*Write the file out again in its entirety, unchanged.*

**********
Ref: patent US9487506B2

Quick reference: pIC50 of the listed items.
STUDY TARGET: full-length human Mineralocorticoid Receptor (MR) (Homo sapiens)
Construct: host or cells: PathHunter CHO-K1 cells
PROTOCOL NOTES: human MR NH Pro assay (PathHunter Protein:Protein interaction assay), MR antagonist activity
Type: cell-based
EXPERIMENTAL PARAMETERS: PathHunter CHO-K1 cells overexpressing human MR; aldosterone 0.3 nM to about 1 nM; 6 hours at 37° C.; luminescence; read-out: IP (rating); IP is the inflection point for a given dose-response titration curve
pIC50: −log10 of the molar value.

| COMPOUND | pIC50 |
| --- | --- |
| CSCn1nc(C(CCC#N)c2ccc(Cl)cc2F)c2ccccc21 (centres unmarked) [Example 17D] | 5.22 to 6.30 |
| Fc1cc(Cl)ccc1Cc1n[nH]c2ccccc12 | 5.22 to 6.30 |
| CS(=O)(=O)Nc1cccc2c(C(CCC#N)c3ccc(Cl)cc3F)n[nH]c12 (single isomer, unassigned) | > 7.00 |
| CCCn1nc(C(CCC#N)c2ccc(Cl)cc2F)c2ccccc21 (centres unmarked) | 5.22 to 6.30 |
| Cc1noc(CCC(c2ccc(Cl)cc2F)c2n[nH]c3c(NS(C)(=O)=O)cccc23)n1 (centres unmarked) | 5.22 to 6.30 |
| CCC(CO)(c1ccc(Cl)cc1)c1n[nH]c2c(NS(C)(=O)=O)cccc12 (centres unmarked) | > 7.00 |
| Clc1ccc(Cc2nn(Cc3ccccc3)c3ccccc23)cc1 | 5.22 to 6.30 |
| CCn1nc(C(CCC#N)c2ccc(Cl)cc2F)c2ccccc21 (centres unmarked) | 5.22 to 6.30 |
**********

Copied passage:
Ref: patent US9487506B2

Quick reference: pIC50 of the listed items.
STUDY TARGET: full-length human Mineralocorticoid Receptor (MR) (Homo sapiens)
Construct: host or cells: PathHunter CHO-K1 cells
PROTOCOL NOTES: human MR NH Pro assay (PathHunter Protein:Protein interaction assay), MR antagonist activity
Type: cell-based
EXPERIMENTAL PARAMETERS: PathHunter CHO-K1 cells overexpressing human MR; aldosterone 0.3 nM to about 1 nM; 6 hours at 37° C.; luminescence; read-out: IP (rating); IP is the inflection point for a given dose-response titration curve
pIC50: −log10 of the molar value.

| COMPOUND | pIC50 |
| --- | --- |
| CSCn1nc(C(CCC#N)c2ccc(Cl)cc2F)c2ccccc21 (centres unmarked) [Example 17D] | 5.22 to 6.30 |
| Fc1cc(Cl)ccc1Cc1n[nH]c2ccccc12 | 5.22 to 6.30 |
| CS(=O)(=O)Nc1cccc2c(C(CCC#N)c3ccc(Cl)cc3F)n[nH]c12 (single isomer, unassigned) | > 7.00 |
| CCCn1nc(C(CCC#N)c2ccc(Cl)cc2F)c2ccccc21 (centres unmarked) | 5.22 to 6.30 |
| Cc1noc(CCC(c2ccc(Cl)cc2F)c2n[nH]c3c(NS(C)(=O)=O)cccc23)n1 (centres unmarked) | 5.22 to 6.30 |
| CCC(CO)(c1ccc(Cl)cc1)c1n[nH]c2c(NS(C)(=O)=O)cccc12 (centres unmarked) | > 7.00 |
| Clc1ccc(Cc2nn(Cc3ccccc3)c3ccccc23)cc1 | 5.22 to 6.30 |
| CCn1nc(C(CCC#N)c2ccc(Cl)cc2F)c2ccccc21 (centres unmarked) | 5.22 to 6.30 |